Some 662 universities and colleges, as identified by The Chronicle of Higher Education, are requiring students or staff to be vaccinated before they return to campus. However, which vaccine they will accept differs by institution.
“If you look at this, in the absence of a national policy around vaccines, it’s left up to individual institutions”
There is currently no federal mandate around vaccinations which means that institutions are coming up with their own policies around which vaccines they will accept before a student is allowed on campus.
Many institutions are only accepting FDA or WHO approved vaccines. However data shows that some countries are offering their population vaccines that are not on either of these lists. Students from these countries are likely to have to quarantine and get additional vaccinations before returning to campus.
“This showcases the hidden barriers that are in place for many students. And we saw a dramatic decline in enrolment in colleges and universities, especially amongst international students,” Lynn Pasquerella, president of the Association of American Colleges & Universities told The PIE News.
“If you look at this, in the absence of a national policy around vaccines, it’s left up to individual institutions…
“Students will have to be in residence halls and engage in remote learning and get the approved vaccines. So it takes a toll. Not just an economic toll, but a psychic toll, the reduction of cognitive bandwidth when we’re stressed about fitting in and feeling a sense of welcome and belonging.
“All of these issues should be at the forefront of the minds of those who are concerned about student success at a time when we’re seeing a growing economic and racial segregation in higher education,” she added.
In addition to this, differing state-level restrictions also paint a confusing picture around vaccination mandates.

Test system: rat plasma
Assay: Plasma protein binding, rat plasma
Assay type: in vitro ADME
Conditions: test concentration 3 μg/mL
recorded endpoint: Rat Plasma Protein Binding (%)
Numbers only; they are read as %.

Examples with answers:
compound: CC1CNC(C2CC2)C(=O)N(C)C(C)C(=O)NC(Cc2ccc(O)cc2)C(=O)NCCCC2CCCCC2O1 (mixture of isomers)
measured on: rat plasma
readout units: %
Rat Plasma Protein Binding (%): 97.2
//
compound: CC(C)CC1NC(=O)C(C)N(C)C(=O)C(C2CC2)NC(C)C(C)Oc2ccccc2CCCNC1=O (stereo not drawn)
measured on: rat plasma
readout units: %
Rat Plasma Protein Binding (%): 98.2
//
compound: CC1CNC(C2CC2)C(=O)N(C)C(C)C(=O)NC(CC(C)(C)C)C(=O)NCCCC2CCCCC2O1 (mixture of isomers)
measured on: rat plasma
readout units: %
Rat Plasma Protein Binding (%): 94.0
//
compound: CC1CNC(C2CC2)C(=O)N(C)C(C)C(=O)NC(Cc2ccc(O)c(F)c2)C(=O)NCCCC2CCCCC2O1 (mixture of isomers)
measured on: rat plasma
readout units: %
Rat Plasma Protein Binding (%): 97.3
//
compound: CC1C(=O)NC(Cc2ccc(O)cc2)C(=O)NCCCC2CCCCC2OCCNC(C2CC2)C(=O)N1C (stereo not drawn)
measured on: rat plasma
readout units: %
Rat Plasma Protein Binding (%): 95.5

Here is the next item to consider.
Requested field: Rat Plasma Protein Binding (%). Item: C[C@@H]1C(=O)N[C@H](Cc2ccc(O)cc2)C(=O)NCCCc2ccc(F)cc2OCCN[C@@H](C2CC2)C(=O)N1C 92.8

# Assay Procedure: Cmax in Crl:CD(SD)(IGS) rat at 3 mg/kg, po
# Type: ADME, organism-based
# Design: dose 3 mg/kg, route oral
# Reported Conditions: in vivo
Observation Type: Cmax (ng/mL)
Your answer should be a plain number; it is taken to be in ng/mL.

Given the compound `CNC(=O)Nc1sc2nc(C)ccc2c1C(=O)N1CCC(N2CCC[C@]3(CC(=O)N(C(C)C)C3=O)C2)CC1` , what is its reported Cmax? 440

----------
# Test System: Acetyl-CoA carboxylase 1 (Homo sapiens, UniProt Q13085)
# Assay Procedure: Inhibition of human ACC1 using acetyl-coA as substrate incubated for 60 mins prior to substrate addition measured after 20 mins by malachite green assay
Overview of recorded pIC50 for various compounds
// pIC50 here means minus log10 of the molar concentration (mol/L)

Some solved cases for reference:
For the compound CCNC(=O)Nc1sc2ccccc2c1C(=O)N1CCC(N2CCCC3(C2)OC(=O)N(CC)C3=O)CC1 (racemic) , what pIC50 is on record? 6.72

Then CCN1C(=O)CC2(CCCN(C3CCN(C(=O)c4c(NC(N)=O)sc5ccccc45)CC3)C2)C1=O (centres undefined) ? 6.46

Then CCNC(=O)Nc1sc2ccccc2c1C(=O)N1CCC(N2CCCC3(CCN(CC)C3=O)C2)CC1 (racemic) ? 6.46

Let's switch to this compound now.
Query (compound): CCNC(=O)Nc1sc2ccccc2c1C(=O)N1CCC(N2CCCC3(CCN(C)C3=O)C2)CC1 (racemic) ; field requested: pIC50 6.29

A number of states have restricted the ability of colleges and other organisations to ban vaccination requirements and restrict the use of Covid-19 mitigation strategies such as the mandatory wearing of masks.
While this means that public institutions in states such as Florida and South Carolina will not be able to mandate vaccinations, private institutions will be able to.
“Because we don’t have a federal mandate and because states are passing their own legislation, it really is very confusing for the international student and comes down to the individual institution,” Sarah Spreitzer, director, government relations at the American Council on Education, told The PIE.
Proper communication between students and institutions will be essential, according to Pasquerella.
“It is absolutely incumbent upon colleges and universities to be transparent and to communicate as much as possible about the changing guidelines, taking into account the latest state mandates, the recommendations from the CDC and their own institutional policies and practices,” she said.
Higher education stakeholders are also fearful that such state-level restrictions could risk serious outbreaks on campuses – especially given the transmission of the Delta variant.
In a joint statement, US HE organisations claimed that state actions that prevent the use of “established and effective” public health tools at the same time as Covid-19 cases increase is a “recipe for disaster”.
“Colleges and universities have nearly 18 months of hard-won experience in responding to the pandemic and preventing and containing the spread of the virus on campus and in their surrounding communities,” the HE organisations said.
“Continued success will require having all effective public health strategies at their disposal to curtail the Delta variant and prevent a surge in Covid-19 illnesses, hospitalisations, and deaths this fall.”
“I fear with the Delta variant that institutions will be shut down again”
They argued that restrictions undermine the ability of all organisations, including colleges and universities, to operate safely and fully at a time of tremendous unpredictability.
“Furthermore, these restrictions prohibit higher education institutions from taking responsible and reasonable public health measures and ultimately threaten the health and safety of students, faculty, staff, and neighbouring communities,” they said.
Pasquerella echoed concerns around communities being affected as well as those on campus.
“Students don’t just stay in this bubble of higher education. They go out into the communities. Think of the state of Florida where so many people in the state are elderly and most at risk. We hope that they’ve all been vaccinated. But we know that they haven’t because of vaccine hesitancy and for political reasons.
“And so we’re seeing a surge of cases and reports every day that the hospitals are full, that people are being turned away, dying in ambulances because there’s no room at any of the hospitals,” she said.
“I worry about what will happen in the fall, even if we’re able to get up and running in the next few weeks for the start of the fall semester. I fear with the Delta variant that institutions will be shut down again,” she added.